This year, life changed for all of us. At SCCT, the Covid-19 pandemic had a wide and deep impact on our services and clients.
Whilst we transitioned our programmes online, our assistance to migrant and refugee populations in South Africa adjusted and adapted to their changed realities. We witnessed clients who – having survived precariously prior to the pandemic – fell into desperate need as jobs disappeared during the national lockdown. But we also witnessed an innovation and resilience – clients (from as far as Brasil) joined our remote English courses whilst others stood in solidarity to assist others in their communities.
One beautiful phenomenon that emerged amidst the hardship of 2020 was an unexpected generosity for those worst impacted by the pandemic. If ever you have been far from home, you will know that the generosity of strangers is a very special and powerful commodity. In ancient Greek culture, xenia (which translates as ‘guest-friendship’) was a sacred rule of hospitality – in which rituals of generosity and courtesy were provided by hosts to strangers who were far from their homes. Xenia sets out reciprocal actions that apply to both host and guest, and is a theme which threads through important texts – such as the Qu’ran and the Bible – and is crystallized in our own cultures – like our sense of Ubuntu.
How xenia plays out in the modern world, especially in the context of migration in South Africa, is vital to our work at SCCT – and vital to migrants and refugees far from their homes.
Through our various client-facing programmes, we were deeply aware of an extreme hardship facing our clients under lockdown. Between April and August 2020, for example, our Welfare Programme had provided direct aid to approximately 5,045 people (their target for this period is usually 364 people). This hardship reflected the wider struggles facing South Africa: during the pandemic our unemployment rate rose to just over 30%.
You would think that in this context of dwindling incomes, unsteady jobs and uncertain futures, ‘xenia’ would be at its lowest. But we witnessed an organic, bountiful generosity from all corners of society. Take our crowd-funding campaign that raised R197,000 for welfare assistance to those who are refugees or migrants facing serious hardship under lockdown. Or take Artists4Equity – an online artists’ auction – which raised R17,000 for the same fund, through the generosity of its organisers and participating artists. Or Joel’s Table, who approached us to inform us of his pop-up restaurant evening, which raised R2,000 for SCCT’s fund.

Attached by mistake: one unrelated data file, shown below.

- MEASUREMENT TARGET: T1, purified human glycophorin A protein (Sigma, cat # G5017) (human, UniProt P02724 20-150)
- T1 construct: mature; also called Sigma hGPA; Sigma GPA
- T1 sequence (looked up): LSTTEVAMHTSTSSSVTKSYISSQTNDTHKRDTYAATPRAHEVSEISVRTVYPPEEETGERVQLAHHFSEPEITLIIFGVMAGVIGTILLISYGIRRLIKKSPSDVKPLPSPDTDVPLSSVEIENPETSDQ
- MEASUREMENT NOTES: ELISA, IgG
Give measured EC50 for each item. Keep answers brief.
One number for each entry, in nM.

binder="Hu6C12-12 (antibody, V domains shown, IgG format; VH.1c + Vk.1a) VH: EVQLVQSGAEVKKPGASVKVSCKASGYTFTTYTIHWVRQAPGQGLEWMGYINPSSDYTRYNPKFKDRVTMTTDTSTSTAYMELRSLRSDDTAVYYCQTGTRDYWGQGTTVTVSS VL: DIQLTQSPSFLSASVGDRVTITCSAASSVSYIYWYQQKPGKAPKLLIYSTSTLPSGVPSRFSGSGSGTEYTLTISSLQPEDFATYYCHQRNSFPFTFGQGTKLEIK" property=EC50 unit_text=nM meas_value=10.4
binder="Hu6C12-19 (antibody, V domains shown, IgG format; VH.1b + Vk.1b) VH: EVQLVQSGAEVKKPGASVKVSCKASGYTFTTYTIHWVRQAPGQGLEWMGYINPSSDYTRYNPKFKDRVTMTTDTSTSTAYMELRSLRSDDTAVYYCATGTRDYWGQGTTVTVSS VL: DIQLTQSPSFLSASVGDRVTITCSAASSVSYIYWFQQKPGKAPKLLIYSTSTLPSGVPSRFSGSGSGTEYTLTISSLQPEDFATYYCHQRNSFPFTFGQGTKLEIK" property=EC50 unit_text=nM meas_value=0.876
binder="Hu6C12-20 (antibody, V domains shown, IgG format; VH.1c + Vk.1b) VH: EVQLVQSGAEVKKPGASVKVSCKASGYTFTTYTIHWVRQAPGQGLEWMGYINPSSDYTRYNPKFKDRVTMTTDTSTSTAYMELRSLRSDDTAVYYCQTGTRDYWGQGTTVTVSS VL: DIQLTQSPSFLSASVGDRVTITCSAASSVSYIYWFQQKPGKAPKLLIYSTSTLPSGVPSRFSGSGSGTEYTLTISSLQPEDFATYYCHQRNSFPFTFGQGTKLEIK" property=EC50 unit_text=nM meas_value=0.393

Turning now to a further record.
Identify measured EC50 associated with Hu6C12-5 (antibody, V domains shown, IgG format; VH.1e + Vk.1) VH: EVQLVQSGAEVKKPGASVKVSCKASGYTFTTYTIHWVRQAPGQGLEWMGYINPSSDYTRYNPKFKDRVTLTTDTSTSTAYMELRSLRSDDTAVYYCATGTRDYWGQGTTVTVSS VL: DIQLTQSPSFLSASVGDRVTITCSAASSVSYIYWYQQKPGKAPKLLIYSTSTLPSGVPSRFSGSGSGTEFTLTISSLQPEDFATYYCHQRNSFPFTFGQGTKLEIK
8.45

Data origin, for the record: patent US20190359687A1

These donations all stand for something: they stand for hospitality and generosity – a form of ‘xenia’ – even in the face of crisis and pandemic. If anything, this pandemic has been a humbling reminder of the fragility of what we have. Perhaps it is this reminder that sparks such deep generosity.
This year saw some key successes at SCCT including the Advocacy Programme’s success in the High Court resulting in the Social Relief of Distress Grant being extended to certain asylum seekers and special permit holders. Our programmes harnessed modern technology to provide remote services in innovative ways: UNITE completed all curriculum modules using Zoom and WhatsApp, whilst English School used a newly designed WhatsApp curriculum! UpLearn created and launched a new professional development curriculum and, behind the scenes, teams like Facilities and Communications worked hard to make sure all these programmes ran smoothly and were represented to the outside world.
Enjoy reading, and we hope wherever you are, you are a provider or recipient of ‘xenia’ – which is generous and magic, even in the smallest of doses!